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Refuge collectors ferry in nurses stranded by snow
TWO BIN men have been praised for volunteering to help Prospect Hospice carers reach people in need during the chaos caused by snow.
The Swindon Commercial Services workers Kevin Potts and his colleague Keith, who wouldn’t give his surname and didn’t want to be pictured, were stood down after the snow affected waste collections in the town and were about to go home before the urgent call for help came in.
The two men then rushed to a briefing and were asked to do shuttle runs to help nurses at the Prospect get to and from the Wroughton-based hospice as they were unable to get around.
Kevin, 46, a HGV driver by trade who had some previous rally driving experience, said he was more than happy to help.
He said: “It was a last-minute sort of thing – everybody went home because there was no more we could do and we were last in the office when they asked for volunteers.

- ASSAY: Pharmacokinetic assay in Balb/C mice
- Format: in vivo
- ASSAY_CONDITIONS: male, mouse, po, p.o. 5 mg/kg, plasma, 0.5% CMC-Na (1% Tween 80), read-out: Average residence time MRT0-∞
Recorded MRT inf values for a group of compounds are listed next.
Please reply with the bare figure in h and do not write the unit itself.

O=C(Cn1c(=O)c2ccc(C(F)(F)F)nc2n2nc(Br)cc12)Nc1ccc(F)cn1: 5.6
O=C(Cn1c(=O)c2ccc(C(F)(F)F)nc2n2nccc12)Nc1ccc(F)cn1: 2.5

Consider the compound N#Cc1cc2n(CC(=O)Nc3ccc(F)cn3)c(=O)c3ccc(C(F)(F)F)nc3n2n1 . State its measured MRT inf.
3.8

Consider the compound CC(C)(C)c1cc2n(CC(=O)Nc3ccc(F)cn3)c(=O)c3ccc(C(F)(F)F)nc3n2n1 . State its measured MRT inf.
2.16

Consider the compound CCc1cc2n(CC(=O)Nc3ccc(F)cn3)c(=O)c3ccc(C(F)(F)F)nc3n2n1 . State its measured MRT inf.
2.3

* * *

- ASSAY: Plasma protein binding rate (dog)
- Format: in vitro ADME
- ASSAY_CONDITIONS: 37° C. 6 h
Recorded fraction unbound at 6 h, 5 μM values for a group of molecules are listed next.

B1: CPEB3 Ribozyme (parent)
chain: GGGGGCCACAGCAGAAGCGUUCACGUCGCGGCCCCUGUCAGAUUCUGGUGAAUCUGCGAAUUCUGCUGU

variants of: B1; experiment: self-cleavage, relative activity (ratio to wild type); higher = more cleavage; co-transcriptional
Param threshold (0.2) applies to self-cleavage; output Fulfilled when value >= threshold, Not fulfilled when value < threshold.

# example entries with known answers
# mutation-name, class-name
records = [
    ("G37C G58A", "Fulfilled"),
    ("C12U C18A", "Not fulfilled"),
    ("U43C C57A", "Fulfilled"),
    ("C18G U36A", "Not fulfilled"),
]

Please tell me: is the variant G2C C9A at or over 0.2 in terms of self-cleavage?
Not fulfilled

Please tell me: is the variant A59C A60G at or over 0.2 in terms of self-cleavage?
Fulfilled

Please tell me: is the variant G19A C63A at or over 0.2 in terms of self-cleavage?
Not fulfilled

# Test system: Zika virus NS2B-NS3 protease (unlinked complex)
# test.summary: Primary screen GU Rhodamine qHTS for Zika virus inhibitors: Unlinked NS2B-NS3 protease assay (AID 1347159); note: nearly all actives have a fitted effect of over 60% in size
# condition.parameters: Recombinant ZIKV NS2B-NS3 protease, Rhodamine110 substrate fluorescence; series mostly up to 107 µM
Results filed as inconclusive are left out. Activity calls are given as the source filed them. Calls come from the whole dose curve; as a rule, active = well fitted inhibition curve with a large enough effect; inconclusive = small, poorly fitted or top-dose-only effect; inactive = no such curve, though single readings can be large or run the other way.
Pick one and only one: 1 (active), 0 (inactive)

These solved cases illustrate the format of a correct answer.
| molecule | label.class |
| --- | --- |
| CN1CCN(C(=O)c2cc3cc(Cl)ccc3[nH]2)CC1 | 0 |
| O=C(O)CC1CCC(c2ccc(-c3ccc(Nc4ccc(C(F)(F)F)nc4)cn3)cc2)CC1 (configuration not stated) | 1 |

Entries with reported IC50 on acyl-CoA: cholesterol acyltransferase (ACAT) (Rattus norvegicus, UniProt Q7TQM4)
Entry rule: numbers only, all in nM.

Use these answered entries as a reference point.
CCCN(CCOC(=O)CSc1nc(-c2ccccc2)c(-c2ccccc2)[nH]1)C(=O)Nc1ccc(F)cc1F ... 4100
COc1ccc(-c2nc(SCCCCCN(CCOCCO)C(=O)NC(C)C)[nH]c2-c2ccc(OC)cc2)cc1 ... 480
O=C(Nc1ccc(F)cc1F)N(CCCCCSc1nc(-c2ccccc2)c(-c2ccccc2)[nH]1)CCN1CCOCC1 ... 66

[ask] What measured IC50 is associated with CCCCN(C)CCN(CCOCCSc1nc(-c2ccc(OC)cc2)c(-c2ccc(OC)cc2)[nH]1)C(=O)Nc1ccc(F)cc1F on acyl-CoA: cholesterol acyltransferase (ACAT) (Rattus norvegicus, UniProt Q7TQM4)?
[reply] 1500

“We could not do the rubbish collections and so we were just gritting the yard before it was decided to go home as there was nothing else to do. Then when the call came in for volunteers, it was all systems go.
“We were just taking carers to visit patients’ homes in a 4x4. We did about six runs between us but Keith did more than I did – it was a team effort, so I don’t want people to think I did it all.
“I’m a HGV driver by trade and I’ve also done a bit of rallying in the past, so I’ve got experience of driving in slippery conditions.
“it was nice to be able to help them out, obviously people needed their care and they would not have been able to get there. One day we might need them and then we hope they’d be there for us.”
Jo Hyde, who was the on-call nurses co-ordinator at Prospect on Friday, said: “We are extremely grateful to Kevin and Keith and the whole team for their invaluable support to respond to our need and the needs of our patients in such challenging times.”
Council leader Rod Bluh was full of praise for the pair.
He said: “I was particularly struck by how two of our staff, Kevin and Keith, spent their weekend.
“Their day job is collecting your household waste, which is hugely important, but from Friday afternoon they braved treacherous conditions and used their 4x4 driving skills to transport carers to and from their vital work at the Prospect Hospice, and also to home visits in remote rural locations.”